Categories: Bicycle Tour Training

Training for Hills When You Don’t Have Any

by Sarah Awe - Wednesday, April 2, 2014 Cycling in Argentina and Chile with ExperiencePlus!

You have an exciting Experience Plus! Bicycle tour of Chile and Argentina to look forward to!  You are visualizing the beautiful Cardenal Samore Pass with inviting thermal pools waiting for you at the end of tour Day 4. You are feeling fantastic and amazing about this trip but, wait!  You’re from Kansas that is literally flatter than a pancake (it’s true, it’s been scientifically proven), or from Florida where at times you are below sea level. Now what?  Seems to me you have two options. The first is to meet your friends in Agentina, take the support van over Cardenal Samore Pass where you rendezvous with your friends in the thermal pools in Chile after they’ve triumphantly made it over on their own OR two, you can commit to putting in the time and effort prior to your trip and be ready to love every second of your ascent over the pass. Considering you signed up for this trip on your own, I am wagering that you are ready to put in a little work.  Training for a physical end goal can be one of the most fulfilling and satisfying things you can do.  You can really focus on your fitness and have clear intent each time you get out on your bike.

If you do not have the luxury of having hills in your backyard, it is still possible to train as though you do. Interval training will be your best friend, spin classes and an indoor bicycle trainer will come in handy when you cannot get outside.  Adding some strength training to your regimen will also serve to help you get stronger and hopefully keep injury at bay.


One of the best things about interval training is that it is like a concentrated workout – you get a lot of bang for your buck, time-wise. A short, intense interval workout can deliver greater gains than a longer, moderate workout.  That being said, it is not advised to do intervals every time you go out for a ride; one or two times a week will suffice. Any more than that and you risk injury and over-training. You can do intervals on the road or indoors on your trainer, and thankfully an effective plan can be designed in a myriad different ways, ensuring that boredom is never an issue. I would recommend sticking with one type of interval for a couple weeks before switching to a new type of interval. Allow yourself to get really good at it, then make a change so your body has to adapt to something new. I like to use the RPE (Rate of Perceived Exertion) scale from 1-10 to determine effort.  1 is so easy you could do it all day and 10 is so difficult you can only maintain this effort for a few seconds. When the RPE is higher, shift into a harder gear and push yourself.  Remember – you get out of these workouts what you put into them, so if you cheat or slack you’re only cheating yourself!  Think about both the upstroke and down stroke so you are recruiting all of your leg muscles.  Imagine yourself climbing a hill!  Be sure not to skip the cool-down, it is important your heart rate returns to a comfortable rate before stopping exercise.


Warm up: 10 minutes at RPE 4-5

1 minute at RPE 7

2 minutes at RPE 5

Repeat 5-7 times.

Cooldown: 10-15 minutes at RPE 4-5


Warm up: 10 minutes at RPE 4-5

20 seconds at RPE 8-9

10 seconds at RPE 2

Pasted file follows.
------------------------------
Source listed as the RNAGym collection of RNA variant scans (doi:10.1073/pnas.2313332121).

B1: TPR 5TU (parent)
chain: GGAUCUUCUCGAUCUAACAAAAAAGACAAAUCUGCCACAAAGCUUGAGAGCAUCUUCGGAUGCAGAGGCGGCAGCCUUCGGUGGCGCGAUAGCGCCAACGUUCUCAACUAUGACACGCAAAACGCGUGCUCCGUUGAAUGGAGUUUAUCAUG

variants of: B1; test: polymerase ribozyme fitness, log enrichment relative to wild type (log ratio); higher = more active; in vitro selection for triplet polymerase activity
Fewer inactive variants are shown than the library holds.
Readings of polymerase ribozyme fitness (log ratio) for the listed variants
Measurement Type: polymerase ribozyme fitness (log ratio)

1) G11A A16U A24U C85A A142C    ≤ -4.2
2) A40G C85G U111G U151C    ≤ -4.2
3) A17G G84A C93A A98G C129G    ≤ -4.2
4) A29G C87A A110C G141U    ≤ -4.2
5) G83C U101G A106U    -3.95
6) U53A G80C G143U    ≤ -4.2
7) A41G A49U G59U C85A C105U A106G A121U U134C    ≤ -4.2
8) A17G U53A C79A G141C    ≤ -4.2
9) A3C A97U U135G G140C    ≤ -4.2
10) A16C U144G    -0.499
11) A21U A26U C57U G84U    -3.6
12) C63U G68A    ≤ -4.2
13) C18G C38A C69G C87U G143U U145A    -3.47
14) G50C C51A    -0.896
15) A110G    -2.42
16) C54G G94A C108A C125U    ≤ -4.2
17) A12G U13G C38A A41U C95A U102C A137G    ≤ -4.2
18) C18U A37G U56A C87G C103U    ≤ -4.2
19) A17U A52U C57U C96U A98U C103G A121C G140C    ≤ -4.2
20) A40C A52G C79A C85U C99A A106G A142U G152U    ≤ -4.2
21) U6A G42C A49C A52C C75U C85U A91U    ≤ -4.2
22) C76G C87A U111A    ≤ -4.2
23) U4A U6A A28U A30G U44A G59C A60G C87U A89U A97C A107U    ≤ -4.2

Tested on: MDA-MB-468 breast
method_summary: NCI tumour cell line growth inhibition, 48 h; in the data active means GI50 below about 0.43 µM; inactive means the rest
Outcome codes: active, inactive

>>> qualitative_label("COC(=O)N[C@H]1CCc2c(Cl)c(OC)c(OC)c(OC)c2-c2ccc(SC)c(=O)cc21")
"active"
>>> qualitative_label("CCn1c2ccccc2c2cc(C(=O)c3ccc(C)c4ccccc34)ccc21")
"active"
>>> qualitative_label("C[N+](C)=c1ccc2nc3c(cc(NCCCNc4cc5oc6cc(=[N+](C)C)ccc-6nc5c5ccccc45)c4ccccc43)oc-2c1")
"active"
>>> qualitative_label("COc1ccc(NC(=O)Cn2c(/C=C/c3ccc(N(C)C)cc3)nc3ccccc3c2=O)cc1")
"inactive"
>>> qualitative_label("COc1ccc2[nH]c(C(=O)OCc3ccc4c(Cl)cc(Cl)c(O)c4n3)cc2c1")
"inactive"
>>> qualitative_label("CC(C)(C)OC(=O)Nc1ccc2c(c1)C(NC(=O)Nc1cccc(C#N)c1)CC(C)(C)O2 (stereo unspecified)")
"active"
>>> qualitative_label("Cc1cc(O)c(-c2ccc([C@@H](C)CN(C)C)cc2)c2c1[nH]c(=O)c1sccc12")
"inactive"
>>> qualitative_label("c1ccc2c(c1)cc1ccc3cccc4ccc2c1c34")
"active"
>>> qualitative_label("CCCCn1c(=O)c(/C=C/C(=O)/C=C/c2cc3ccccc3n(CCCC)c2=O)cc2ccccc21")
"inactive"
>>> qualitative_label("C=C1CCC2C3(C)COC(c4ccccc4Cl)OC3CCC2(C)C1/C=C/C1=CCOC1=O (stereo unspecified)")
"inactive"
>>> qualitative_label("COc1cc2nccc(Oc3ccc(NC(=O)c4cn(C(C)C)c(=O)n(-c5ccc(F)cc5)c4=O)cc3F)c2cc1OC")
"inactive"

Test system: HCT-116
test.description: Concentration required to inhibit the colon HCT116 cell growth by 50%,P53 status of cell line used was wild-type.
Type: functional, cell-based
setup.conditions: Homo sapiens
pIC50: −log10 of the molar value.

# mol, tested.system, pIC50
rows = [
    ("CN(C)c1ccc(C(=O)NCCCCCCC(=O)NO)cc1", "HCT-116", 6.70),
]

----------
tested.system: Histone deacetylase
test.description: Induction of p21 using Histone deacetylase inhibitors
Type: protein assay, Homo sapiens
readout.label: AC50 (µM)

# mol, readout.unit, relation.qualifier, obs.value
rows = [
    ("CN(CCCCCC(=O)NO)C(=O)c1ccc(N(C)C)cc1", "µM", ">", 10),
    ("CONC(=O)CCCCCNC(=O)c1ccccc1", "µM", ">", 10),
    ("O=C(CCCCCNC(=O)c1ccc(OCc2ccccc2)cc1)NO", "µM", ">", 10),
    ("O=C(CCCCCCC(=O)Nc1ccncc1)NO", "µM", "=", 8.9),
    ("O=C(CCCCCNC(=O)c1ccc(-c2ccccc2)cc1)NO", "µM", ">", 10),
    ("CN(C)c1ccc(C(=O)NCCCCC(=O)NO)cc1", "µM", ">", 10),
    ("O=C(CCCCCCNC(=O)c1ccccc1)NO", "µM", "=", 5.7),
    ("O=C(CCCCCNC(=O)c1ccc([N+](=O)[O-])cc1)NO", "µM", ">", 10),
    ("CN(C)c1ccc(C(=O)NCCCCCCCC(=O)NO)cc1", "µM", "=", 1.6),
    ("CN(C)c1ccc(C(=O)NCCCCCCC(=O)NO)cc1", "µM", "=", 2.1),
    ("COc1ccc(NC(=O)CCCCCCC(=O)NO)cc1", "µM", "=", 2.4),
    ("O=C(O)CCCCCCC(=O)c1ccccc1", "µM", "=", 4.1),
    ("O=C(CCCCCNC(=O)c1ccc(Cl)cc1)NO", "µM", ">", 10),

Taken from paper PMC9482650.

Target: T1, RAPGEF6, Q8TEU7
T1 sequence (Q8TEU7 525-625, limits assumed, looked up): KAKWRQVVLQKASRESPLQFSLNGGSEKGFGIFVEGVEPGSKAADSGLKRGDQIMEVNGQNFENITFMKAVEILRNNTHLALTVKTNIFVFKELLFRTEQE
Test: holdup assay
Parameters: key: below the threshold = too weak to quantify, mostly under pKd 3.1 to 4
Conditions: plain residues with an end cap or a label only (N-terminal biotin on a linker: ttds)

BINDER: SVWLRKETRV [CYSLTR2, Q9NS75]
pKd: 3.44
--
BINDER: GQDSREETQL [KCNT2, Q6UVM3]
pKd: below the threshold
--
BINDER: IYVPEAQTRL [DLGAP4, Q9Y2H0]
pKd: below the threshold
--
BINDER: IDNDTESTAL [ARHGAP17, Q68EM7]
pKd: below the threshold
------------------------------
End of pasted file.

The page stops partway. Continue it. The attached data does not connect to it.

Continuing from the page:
Repeat 8 times

Repeat 2-3 times

Cooldown: 10-15 minutes at RPE 4-5

If you don’t feel comfortable doing intervals on your own, spin classes are often a good option.  There you will most likely get some interval training and you can work on your cadence in a controlled environment (i.e., no wind, comfortable temperatures, no traffic).  Another useful tool is using your indoor trainer along with the aid of a video guide.  There are many video programs out there that will give you a great interval workout and offer great tips along the way.


If Interval training will improve your fitness, what will improve your interval training?  Strength training. Strength training has so many benefits that I could write pages and pages, but I’ll limit it just to cycling. Cyclists spend lots of time above the ground in the saddle which means they are losing out on the benefits of weight bearing exercise.  Strength training in the right way will keep your lumbar spine healthy and your core muscles strong.  Adding in two – 30 minute sessions of full body strength training could help your performance out immensely.

A simple full body workout:

squat15 Squats




pushup15 Pushups




plank3-6, 10 second plank intervals (hold plank for 10 sec, rest for 10 sec, plank for 10 sec, rest for 10 sec, etc)



lunge24 Lunges




rows15 Rows



3-6, 10 second plank intervals


single leg deadlifts10 Straight leg deadlifts



reverse fly15 Reverse flys



3-6, 10 second plank intervals


Repeat: 2-3 times

Bottom line:  Enjoy your training!  Incorporating intervals and strength training into your program will only help improve your overall fitness and exercise tolerance.  As usual, listen to your body, keep hydrated and stay safe!


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Sarah Awe - Sarah Awe: As owner and personal trainer at becomefit ( Sarah is able to put into practice her experience and education surrounding health and fitness. She graduated from Florida Tech with a BS in Psychology and from Southern Arkansas University with a MS in Kinesiology. She is also certified by the NSCA as a Certified Strength and Conditioning Specialist. Sarah believes that living a healthy, balanced lifestyle is a key to success! You can email Sarah at:

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